Friday, January 9, 2009

Recession: a weighty issue

Packer Managing Editor Fred Wilkinson here.

As if people didn't have enough to worry about considering the uncertain state of the economy, a news report suggests Americans may become fatter as their assets are slimming down:

"The specter of 'recession pounds' is a concern weighing on health professionals, who point to numerous studies linking obesity and unhealthy eating habits to low incomes. They fear that as people cut food spending they will cut back on healthy but relatively expensive items such as fresh fish, fruit, vegetables and whole grains, in favor of cheaper options high in sugar and saturated fats."


The Reuters article continues on to state that McDonald's dollar menu items (although my favorite, the double cheeseburger now runs $1.20) has kept the burger firm recession resistant so far, but that upscale purveyor of more healthful prepared entrees Whole Foods has felt the effect of customers trading down.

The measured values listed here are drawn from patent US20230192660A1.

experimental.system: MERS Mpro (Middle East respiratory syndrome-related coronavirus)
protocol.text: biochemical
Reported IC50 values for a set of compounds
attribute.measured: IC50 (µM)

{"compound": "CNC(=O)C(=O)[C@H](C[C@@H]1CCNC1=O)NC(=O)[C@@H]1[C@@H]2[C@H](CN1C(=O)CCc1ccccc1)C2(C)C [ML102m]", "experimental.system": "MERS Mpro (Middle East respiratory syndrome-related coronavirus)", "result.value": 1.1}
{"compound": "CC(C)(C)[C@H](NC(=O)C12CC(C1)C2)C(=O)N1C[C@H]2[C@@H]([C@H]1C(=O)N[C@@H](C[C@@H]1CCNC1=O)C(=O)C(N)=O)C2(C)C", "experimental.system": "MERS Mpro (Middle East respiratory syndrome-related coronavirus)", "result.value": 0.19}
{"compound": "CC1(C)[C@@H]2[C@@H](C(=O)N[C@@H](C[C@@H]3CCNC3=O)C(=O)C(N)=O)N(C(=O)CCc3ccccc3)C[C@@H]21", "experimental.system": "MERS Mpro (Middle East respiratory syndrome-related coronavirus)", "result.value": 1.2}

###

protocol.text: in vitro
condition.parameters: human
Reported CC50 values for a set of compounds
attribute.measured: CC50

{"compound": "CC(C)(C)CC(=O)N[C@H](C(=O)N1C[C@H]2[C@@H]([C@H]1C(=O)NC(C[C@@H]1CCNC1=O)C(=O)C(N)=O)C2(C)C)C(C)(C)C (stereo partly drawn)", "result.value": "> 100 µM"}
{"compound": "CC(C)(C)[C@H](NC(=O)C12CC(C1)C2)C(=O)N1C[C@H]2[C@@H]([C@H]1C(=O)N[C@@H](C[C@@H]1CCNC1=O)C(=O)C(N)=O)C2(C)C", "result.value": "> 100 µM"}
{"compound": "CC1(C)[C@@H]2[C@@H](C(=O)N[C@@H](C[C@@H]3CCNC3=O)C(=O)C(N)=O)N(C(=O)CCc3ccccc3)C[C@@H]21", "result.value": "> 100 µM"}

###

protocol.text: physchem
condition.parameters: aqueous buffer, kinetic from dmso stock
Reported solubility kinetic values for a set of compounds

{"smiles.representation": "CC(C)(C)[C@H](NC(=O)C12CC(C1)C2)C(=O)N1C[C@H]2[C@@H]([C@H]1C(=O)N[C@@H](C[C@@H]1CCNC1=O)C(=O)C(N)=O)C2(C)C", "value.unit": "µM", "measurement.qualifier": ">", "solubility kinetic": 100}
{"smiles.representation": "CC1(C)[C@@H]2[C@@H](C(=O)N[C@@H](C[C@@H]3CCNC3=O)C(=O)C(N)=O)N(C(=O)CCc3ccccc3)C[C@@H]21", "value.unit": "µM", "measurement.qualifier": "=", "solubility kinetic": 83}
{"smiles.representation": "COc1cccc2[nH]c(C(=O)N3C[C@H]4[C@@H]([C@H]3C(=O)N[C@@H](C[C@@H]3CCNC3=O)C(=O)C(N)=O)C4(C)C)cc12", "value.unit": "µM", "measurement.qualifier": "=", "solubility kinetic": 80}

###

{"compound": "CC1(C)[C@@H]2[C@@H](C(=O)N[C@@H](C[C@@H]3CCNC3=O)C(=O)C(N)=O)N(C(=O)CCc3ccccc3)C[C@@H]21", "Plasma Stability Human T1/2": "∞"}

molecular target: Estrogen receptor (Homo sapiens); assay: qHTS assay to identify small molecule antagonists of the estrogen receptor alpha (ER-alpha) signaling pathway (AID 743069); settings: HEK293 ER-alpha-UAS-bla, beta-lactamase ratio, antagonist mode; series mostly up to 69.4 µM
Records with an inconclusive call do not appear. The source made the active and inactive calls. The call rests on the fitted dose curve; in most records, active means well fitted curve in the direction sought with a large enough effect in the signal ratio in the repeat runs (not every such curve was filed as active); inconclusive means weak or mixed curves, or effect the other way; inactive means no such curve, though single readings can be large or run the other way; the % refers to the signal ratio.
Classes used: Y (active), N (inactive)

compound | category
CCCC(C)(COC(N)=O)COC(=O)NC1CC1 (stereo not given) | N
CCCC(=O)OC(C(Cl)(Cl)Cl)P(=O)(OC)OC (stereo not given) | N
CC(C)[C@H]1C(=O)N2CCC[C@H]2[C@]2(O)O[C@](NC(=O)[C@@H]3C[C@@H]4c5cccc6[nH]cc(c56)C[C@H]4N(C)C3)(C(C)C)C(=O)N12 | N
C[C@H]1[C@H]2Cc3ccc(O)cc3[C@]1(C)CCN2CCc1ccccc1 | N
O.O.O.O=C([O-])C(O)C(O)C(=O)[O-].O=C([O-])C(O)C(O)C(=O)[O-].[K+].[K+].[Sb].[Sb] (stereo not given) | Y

While on a pure calories-per-dollar basis most fresh fruits and vegetables can't compete with bags of private-label cookies or some other nutrient-deprived foods, some produce (bananas and potatoes, for example) are tasty, satisfying consumer favorites that are filling and filled with vitamins and other nutrients. No wonder they are top sellers in the produce aisle regardless of economic conditions.

The report sums things up saying its "possible to eat in an affordable and healthy way, partly by relying on the basic foods which saw America through the Depression of the 1930s. The answer lies in affordable but nutrient-rich foods such as ground beef, beans, milk, nuts, cheese, carrots, potatoes, canned tomatoes, soups, and rice." It refers to these foods as "a diet for a new Depression."

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